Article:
|The Man Who Planted Trees|
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"The Man Who Planted Trees" tells the story of a solitary sheperd who patiently plants and nurtures a forest of thousands of trees, single-handedly transforming his arid surroundings into a thriving oasis. Undeterred by two World Wars, and without any thought of personal reward, the sheperd tirelessly sows his seeds and acorns with the greatest care. As if by magic, a landscape that seemed condemned grows green again. A film of great beauty and hope, this story is a remarkable parable for all ages and an inspiring testament to the power of one person.
The transcription is incomplete, it stops at 10:40.
The man who planted trees. A story by Jean Giono
Many years ago I set out on a walking tour high in the Alps, a region quite unknown to travellers, by ancient mountains that extend down into Provence. The track begun on barren mounts, 12 to 13 hundred meters above sea level, through land that was bleak and monotonous. Nothing grew there but wild lavender. My route led across a region at its widest point and after hiking for three days, I found myself in a waste land, desolate, beyond description.
I made camp near the remains of an abandoned village. The day before my water supply had run out and I had to find some. The cluster of houses although they were in ruin reminding me of an old wasps nest, make me think that once there must have been a fountain or perhaps a well. There was indeed a fountain. But it was dry. The roofless houses eaten away by wind and rain, and the chapel with its crumbling belfry, stood arranged like houses and churches in a living village, but here life had vanished.
It was a sunny, cloudless June day but over these bare highs, blow a fierce, insufferable wind. Growling through the skeleton of the houses, it sounded like a wild beast disturbed while feeding on its prey. I had to move camp.
After five hours of walking, I still had found no water, and I could see nothing that gave me hope of finding any. Everywhere, I came upon the same drought, the same coarse weeds. In a distance, something caught my eye. A thin dark shape that I took for a tree trunk. But just in case, I walked towards it. It was a shepherd. And beside him, resting on the burning ground laid about thirty sheep. He let me drink from his gourde, and pleasantly he led me to his sheep whole in a hollow in the plain. He drew water - excellent water it was too - from a very deep natural well, over which he had rimmed a simple windlass. The man spoke very little. Often the way with people who live alone, but he appeared sure of himself and confident in his assurance.
It all seemed somehow strange in this barren land. He lived not in a hut but in a real house, a stone house, whose walls clearly show how his own labour had repaired the ruin that had once been. Its roof was solid and strong. And the wind on its tile sounded like the sea upon the seashore. Inside was neat and tidy, dishes washed, floor swept, shot gun oiled, his soup simmered over the fire. And I noticed that he was freshly shaved, and all his buttons were firmly sewed on, and his clothes were done with that meticulous care which makes the darn invisible.
He shared his soup with me. When I offered him my tobacco pouch, he told me he did not smoke. The dog, silent like his master, was friendly without vileness. It had been agreed that I would spend the night; the nearest village was still almost two days walk away. Villages in this region were few and far between and I knew well what they were like four or five of them were scattered over the slopes of these highlands, each one at the very end of track among corpses of white oaks.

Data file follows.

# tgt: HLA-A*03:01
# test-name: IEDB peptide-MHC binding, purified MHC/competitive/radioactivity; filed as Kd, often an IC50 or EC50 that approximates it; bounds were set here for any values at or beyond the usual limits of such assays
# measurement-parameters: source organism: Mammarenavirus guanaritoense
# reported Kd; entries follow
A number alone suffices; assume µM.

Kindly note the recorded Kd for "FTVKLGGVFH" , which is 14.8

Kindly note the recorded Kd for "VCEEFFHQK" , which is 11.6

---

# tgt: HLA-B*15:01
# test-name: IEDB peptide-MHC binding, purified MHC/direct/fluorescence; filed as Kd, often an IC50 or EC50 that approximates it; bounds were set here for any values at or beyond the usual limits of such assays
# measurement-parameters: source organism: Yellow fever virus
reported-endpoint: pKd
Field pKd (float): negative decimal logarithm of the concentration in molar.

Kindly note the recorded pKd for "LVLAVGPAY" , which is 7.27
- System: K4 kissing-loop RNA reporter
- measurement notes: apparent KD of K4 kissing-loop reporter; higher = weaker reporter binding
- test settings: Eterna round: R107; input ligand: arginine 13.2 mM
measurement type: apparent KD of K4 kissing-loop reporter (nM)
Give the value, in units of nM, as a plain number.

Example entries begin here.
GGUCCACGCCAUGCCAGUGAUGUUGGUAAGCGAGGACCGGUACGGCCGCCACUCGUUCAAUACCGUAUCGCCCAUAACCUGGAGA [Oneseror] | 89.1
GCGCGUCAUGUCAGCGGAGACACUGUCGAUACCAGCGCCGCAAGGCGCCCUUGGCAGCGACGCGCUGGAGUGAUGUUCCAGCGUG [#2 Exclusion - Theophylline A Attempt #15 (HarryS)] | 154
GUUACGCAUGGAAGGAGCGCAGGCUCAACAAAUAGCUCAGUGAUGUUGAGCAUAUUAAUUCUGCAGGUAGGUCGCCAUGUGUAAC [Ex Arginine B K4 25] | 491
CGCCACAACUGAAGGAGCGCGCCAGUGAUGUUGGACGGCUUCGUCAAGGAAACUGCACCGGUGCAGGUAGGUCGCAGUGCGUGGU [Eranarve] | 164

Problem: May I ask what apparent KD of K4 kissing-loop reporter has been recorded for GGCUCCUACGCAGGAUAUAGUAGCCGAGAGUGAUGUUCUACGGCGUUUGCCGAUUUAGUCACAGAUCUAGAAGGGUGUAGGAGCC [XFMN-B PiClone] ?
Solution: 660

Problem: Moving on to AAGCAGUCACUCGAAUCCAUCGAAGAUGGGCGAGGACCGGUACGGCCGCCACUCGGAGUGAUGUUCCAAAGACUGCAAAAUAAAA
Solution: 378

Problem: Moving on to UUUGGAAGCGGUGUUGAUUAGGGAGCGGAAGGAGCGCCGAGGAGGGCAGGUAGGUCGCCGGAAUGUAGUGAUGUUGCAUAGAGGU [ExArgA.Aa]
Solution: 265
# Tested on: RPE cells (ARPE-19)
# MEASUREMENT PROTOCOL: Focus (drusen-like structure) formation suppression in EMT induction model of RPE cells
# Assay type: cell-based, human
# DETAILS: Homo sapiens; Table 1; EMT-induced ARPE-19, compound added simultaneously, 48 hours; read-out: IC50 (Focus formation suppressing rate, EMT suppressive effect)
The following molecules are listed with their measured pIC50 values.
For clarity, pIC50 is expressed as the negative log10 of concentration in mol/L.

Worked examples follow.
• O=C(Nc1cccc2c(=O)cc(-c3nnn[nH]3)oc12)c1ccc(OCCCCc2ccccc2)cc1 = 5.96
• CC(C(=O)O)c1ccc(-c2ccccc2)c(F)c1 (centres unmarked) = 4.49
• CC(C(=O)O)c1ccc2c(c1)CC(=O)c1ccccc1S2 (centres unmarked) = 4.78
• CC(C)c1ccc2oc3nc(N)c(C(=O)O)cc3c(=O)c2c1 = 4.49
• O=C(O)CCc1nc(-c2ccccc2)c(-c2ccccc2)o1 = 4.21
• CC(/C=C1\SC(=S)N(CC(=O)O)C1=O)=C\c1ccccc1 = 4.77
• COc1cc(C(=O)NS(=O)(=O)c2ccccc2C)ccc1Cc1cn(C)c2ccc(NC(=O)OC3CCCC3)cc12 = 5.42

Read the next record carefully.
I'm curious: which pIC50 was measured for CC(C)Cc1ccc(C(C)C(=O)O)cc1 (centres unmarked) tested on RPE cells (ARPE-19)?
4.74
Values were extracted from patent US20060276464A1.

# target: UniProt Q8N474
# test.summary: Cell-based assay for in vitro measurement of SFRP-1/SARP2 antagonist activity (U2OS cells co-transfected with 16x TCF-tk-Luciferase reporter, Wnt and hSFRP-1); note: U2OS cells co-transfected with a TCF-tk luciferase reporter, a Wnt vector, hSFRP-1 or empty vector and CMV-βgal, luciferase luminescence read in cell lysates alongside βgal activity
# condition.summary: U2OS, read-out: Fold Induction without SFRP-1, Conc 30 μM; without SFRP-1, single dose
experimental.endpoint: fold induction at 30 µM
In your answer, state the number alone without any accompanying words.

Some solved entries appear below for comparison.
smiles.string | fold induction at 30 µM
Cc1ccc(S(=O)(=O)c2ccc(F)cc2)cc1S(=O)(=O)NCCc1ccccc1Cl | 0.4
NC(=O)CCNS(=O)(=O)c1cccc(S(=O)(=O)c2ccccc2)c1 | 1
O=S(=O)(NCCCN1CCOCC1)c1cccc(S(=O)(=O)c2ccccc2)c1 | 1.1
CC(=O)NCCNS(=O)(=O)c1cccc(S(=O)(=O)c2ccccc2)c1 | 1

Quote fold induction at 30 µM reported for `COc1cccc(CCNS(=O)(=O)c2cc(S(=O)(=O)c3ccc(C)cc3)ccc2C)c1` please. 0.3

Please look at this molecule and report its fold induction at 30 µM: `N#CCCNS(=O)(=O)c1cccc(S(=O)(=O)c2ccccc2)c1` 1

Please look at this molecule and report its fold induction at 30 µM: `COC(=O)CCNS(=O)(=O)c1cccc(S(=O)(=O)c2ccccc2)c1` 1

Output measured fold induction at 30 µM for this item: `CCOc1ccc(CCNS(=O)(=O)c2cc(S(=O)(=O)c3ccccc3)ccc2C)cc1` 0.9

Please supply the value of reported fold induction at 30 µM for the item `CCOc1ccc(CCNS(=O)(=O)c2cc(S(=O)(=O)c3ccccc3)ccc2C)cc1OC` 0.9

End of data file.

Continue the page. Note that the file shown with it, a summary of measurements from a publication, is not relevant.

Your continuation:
They were inhabited by charcoal burners. They’re living was poor. The families hollow together in a climate very harsh both in summer and winter, found their struggle for survival made more bitter by their isolation. There was no relief. The constant longing to escape became a crazy ambition. Endlessly the men carted their charcoal to town then returned home. Even the most stable characters cracked under the constant behind. The women seed the resentment, there was rivalry in everything, the sale of charcoal and the church pee, they were rivals in virtue and rivals in vice. And the battle between vice and virtue raged incessantly.
And on this there was the wind, they had a present wind, constantly grating on the nerves. There was epidemic of suicide, and many cases of madness, nearly always ending in murder. The shepherd, who did not smoke, went to fetch a little sac and onto the table he emptied a pile of acorns. He began to examine them very carefully, one by one, separating the good from the bad. I sat, smoking my pipe. I offered to help but he told me it was his work. And indeed, seeing how very carefully he carried out his task, I did not insist. That was the only time we spoke.
When he had set aside enough acorns, he divided them into piles of ten. As he did this he discarded the smaller ones or those that were cracked, but now he was examining them very very closely. When finally there laid before him a hundred perfect acorns, he stopped. And we went to our beds. Being with this man brought a great sense of peace. The following morning, I asked him if I might stay on and rest for the day. He found that quite natural or to be more precise he gave me the impression that nothing could upset him.
A day of rest was not absolutely necessary but I was intrigued and I wanted to learn more about him. He let his sheep out of their pen and led them to their grazing. Before he went, he took a little bag of carefully chosen acorns and put them to a pail of water to soak. I noticed that for a walking stick, he carried an iron rod, thick as my thumb and about as height as my shoulder.
Pretending to take a leisurely stroll, I followed him at a distance but keeping on a parallel path with him. The pasture for his sheep was down in a dell leaving his dog in charge of the little flock, he begun to climb towards me where I was standing. I feared he was coming to reproach me. Not at all.